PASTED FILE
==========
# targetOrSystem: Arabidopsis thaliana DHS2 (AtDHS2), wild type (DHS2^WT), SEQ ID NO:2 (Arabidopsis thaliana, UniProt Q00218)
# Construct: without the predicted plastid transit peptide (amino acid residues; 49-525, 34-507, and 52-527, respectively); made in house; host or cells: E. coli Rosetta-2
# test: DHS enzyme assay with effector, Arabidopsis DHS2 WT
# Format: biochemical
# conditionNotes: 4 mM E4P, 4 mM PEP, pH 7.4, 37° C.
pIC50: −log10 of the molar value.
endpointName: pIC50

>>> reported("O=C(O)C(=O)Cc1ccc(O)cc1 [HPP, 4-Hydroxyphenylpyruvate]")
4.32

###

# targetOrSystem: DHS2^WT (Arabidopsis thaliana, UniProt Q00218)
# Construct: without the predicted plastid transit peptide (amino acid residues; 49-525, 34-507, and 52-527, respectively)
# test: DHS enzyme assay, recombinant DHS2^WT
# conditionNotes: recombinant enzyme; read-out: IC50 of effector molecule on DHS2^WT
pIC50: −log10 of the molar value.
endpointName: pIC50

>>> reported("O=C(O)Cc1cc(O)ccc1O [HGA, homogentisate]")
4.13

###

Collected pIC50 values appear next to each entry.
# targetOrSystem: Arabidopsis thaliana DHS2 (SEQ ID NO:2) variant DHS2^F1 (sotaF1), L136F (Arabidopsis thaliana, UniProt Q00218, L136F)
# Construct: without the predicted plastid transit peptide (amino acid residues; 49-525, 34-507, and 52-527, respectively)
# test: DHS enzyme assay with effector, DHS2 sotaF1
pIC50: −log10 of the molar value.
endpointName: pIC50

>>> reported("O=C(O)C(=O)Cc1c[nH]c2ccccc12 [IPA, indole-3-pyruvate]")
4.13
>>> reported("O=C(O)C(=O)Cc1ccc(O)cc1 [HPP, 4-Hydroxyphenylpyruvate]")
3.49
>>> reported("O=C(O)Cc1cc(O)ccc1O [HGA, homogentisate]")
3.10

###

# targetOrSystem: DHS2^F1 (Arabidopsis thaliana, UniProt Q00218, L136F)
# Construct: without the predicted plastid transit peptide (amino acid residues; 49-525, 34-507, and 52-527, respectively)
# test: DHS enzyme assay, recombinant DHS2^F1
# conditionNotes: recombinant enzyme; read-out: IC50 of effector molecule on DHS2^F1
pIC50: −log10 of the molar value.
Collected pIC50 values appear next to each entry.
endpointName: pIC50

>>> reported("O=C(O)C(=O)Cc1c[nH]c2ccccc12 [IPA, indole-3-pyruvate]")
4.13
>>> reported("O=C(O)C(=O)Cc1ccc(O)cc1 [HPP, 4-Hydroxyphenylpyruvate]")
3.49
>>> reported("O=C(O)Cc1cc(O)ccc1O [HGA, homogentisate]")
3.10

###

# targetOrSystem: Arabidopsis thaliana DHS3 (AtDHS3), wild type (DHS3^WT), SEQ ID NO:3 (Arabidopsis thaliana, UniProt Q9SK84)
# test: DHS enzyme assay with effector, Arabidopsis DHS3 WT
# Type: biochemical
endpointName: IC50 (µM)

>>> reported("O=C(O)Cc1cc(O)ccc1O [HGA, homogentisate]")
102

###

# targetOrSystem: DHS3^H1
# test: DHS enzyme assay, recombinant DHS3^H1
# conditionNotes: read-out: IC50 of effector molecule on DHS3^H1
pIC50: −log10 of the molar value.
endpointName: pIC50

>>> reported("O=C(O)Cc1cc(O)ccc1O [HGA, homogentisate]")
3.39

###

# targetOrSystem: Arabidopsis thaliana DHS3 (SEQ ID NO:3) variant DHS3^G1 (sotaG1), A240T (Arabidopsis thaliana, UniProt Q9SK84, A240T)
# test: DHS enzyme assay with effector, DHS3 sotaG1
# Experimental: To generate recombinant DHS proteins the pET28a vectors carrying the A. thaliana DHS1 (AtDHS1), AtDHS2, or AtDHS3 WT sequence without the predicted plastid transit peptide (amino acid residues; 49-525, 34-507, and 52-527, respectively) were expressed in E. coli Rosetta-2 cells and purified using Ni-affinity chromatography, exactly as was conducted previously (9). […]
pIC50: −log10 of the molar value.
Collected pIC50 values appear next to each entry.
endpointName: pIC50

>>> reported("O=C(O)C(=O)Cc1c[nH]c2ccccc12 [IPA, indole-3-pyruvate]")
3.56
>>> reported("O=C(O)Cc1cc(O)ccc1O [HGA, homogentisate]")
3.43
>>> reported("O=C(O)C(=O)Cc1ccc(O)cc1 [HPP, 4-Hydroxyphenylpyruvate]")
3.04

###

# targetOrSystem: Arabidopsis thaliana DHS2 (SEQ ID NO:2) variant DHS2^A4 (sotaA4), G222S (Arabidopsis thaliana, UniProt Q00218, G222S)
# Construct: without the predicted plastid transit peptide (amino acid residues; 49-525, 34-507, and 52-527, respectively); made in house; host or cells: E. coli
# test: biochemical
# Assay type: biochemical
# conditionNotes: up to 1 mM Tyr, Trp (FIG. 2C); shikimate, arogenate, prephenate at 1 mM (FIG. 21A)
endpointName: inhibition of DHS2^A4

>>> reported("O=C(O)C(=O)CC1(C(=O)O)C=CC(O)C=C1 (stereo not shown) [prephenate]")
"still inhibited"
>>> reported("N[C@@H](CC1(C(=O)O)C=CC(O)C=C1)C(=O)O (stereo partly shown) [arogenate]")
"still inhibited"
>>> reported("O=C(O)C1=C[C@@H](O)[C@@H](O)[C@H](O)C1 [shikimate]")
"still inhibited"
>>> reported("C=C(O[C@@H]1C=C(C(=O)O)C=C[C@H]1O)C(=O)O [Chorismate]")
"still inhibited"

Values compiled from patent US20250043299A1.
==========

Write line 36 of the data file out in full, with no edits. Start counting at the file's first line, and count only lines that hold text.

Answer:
# conditionNotes: recombinant enzyme; read-out: IC50 of effector molecule on DHS2^F1